Behind the Idea: Payful
Behind the Idea Paytech World-Region-Country

Behind the Idea: Payful

Unpaid invoices and late payments can prove to have devastating effects on small businesses. But is there a solution to this problem plaguing SMEs?

To find out more about how some firms hope to tackle this issue, The Fintech Times spoke to Andy Taylor, founder of Payful, a B2B payments intelligence platform looking to end late payments.

Tell us more about Payful and its offering
Andy Taylor, founder of Payful
Andy Taylor, founder of Payful

At Payful, we want to set the global benchmark for timely B2B payments. As a company, we are on a mission to empower businesses regardless of their location to receive prompt payments and overcome the challenges of late payments. At our core, we are dedicated to supporting freelancers, micro-businesses, and SMEs to get their invoices paid on time by simplifying a complex process to mitigate the risk of late payment.

To do this, our insight product leverages behavioural data to accurately predict payment timelines. We inform our users about payment patterns, enabling them to anticipate when invoices are likely to be paid.

For example, our data can alert users to companies that routinely settle invoices beyond their due date. Additionally, our payment terms product empowers businesses to establish clear payment agreements with their clients.

By facilitating transparent discussions and securing mutual agreement on payment terms, we cultivate a culture of prompt payments. What’s more, once payment terms are agreed upon, we track whether an invoice was paid on time and feed that data back into our insights system. By doing so, it’s in the best interest of our users’ clients to pay invoices on time as it directly affects their standing within our system.

What problem was Payful set up to solve?

Two words; late payments. Currently, 49 per cent of invoices issued by small businesses are paid late. In the UK alone, we’re losing around 50,000 small businesses a year due to late payments. Right now, most freelancers, micro-businesses and SMEs do not know how to set credit terms adequately and larger companies are taking advantage of this.

Similarly, there’s currently no way to access reliable risk data. Not only is credit reference data expensive but it’s based on historic financial accounts and doesn’t account for ‘the now’. Unfortunately, it’s fuelling poor decisions. Ultimately, the solutions we have today are only helping to mask the problem of late payments, not eliminate it.

Since launch, how has Payful evolved?

Our journey began with the belief that the lack of transparency in payment behaviours was a significant problem, which needed addressing. To tackle this issue head-on, we developed an API and integrated it with accounting platforms. However, upon launching our solution, we quickly realised that this was only scratching the surface.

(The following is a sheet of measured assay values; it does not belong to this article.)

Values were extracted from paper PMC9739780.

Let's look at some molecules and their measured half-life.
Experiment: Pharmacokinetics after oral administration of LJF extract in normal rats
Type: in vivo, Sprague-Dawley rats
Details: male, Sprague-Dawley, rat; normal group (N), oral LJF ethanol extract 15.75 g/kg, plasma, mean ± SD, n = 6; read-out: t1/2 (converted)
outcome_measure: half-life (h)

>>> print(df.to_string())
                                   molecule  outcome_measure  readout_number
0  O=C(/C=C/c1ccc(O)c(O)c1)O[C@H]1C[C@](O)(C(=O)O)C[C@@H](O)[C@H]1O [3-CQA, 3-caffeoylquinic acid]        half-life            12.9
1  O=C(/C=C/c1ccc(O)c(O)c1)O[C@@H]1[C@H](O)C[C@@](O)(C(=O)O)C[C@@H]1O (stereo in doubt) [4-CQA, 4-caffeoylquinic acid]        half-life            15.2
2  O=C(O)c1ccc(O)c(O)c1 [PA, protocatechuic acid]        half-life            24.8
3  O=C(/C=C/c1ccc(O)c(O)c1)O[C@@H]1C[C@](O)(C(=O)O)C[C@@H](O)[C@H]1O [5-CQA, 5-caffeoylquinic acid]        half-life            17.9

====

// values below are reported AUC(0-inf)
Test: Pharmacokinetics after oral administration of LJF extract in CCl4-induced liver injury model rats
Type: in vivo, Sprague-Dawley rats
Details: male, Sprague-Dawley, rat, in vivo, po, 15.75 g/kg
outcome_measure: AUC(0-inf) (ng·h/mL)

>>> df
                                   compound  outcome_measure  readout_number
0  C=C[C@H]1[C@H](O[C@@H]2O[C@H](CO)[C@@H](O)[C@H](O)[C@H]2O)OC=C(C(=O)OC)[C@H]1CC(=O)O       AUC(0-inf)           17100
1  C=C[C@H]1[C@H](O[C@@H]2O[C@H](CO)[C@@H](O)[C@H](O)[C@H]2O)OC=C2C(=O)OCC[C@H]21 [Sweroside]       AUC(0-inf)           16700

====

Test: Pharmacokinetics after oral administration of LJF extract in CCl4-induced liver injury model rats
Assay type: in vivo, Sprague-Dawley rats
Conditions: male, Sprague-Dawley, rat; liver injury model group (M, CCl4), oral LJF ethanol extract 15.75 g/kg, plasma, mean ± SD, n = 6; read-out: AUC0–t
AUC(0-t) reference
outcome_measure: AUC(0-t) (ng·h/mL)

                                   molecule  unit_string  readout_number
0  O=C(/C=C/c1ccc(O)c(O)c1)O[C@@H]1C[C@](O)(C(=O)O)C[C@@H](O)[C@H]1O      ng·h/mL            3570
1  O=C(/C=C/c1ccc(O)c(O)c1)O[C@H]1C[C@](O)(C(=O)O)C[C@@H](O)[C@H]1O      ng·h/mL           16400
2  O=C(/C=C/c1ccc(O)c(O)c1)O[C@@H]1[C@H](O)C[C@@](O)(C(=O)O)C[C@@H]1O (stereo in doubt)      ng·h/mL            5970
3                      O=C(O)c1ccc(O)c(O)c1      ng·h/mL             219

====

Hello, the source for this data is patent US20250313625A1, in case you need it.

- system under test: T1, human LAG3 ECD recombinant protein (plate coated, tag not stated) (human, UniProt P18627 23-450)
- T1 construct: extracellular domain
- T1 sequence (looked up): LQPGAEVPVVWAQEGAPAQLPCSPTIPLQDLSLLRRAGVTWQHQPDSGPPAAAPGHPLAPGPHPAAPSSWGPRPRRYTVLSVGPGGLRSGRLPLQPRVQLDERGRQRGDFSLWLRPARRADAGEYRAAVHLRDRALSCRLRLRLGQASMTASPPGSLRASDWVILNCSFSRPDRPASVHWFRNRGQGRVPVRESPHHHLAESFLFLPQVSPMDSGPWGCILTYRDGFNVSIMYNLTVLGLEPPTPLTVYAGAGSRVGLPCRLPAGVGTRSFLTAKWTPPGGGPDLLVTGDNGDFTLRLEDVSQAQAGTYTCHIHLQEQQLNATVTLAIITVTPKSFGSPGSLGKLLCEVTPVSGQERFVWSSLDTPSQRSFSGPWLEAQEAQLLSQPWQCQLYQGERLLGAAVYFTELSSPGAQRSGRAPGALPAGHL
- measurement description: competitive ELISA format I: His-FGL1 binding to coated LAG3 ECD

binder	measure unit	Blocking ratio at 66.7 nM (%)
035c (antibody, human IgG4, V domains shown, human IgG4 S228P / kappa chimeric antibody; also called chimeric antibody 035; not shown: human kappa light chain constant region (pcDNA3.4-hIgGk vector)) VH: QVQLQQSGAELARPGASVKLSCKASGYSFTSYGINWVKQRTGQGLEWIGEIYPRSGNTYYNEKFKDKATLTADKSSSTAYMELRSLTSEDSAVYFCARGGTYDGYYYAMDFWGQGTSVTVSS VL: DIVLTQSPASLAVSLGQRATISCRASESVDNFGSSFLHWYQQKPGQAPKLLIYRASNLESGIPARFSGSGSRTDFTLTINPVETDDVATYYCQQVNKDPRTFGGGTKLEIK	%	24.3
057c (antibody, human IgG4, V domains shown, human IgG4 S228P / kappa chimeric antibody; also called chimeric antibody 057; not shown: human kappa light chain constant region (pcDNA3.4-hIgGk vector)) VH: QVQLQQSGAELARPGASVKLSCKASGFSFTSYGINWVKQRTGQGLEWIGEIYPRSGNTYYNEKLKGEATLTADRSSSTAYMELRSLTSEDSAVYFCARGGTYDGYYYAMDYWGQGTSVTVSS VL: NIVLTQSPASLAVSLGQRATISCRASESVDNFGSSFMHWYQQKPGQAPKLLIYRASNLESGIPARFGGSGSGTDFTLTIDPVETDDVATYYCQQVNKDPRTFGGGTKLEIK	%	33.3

Launching helped us gain valuable insight and understand that a comprehensive, full-stack approach is necessary to truly solve the problem. That’s why, we’ve since evolved our strategy to encompass three components:

Insight – provides unique insight into the payment behaviours of businesses around the globe.

Payment Terms – helps SMEs navigate the complexities of dealing with larger businesses, understanding payment terms, and making it easy for them to be agreed upon.

Collections – renders collection products obsolete by making payments easier.

What has been the biggest challenge or most ‘tricky moment’ to overcome?

Navigating the market and securing early adopters for our product was a crucial milestone but it wasn’t always an easy process. Bringing any startup to market is rarely straightforward, especially when faced with limited resources in the pre-funded stage. However, we are addressing one of the most significant challenges faced by B2B businesses today – a problem that exists in a market opportunity of over $300billion.

I think that’s what has shone through to early adopters and is a big part of the reason why Payful has been such a success so far. While the path may not be easy, we believe in our potential and the positive change Payful can bring to B2B businesses. With every step forward, we gain valuable insight, refine our strategy, and steadily build momentum. By learning from these tricky moments, we’ve become an increasingly resolute business.

What are your biggest achievements or ‘proudest moment’ so far?

Since launching in April, it would have to be onboarding our first paying customer. I’m pleased to say that we’re now into double figures and rising quickly. This growing customer base has given us even greater insight into the power of our platform. In fact, our system has helped customers to have over 90 per cent of their invoices paid on time.

How would you describe the culture of your company?

At Payful, we firmly believe that transparency is the foundation upon which trust, accountability, and prompt payments are built. It is ingrained in our culture and guides our every decision. We understand that transparency should not be limited to our product alone; it must extend internally to our organisational culture and externally to our customers. From our first day, we’ve valued openness, collaboration, and inclusivity, which has helped us iterate and adapt at speed.

What’s in store for the future?

We have an ambitious milestone to help one million businesses eradicate late payments by 2030. To achieve this, we must integrate a seamless payments solution into our product stack. Our current focus is on simplifying invoice payments with a one-click solution directly from the email inbox. In the short term, we are preparing an angel round of funding to fuel growth and accelerate progress in preparation for seed fundraising in 2024.

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